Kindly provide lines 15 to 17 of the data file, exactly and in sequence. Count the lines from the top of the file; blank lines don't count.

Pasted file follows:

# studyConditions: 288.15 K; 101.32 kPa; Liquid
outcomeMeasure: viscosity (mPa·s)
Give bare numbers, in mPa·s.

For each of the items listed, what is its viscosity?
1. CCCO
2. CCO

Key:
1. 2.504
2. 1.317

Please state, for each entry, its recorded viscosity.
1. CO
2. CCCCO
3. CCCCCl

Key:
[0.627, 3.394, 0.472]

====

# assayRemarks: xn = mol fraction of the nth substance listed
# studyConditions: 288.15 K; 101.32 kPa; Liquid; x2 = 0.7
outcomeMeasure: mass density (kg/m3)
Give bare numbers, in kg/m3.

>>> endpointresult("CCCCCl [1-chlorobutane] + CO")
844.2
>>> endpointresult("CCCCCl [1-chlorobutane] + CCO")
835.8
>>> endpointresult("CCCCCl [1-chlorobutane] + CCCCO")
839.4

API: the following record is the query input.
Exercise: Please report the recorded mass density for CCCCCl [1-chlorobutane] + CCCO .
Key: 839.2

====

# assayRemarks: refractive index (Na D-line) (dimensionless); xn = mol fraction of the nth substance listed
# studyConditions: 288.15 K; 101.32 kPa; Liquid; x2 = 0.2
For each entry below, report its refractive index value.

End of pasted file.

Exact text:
[0.627, 3.394, 0.472]

====

# assayRemarks: xn = mol fraction of the nth substance listed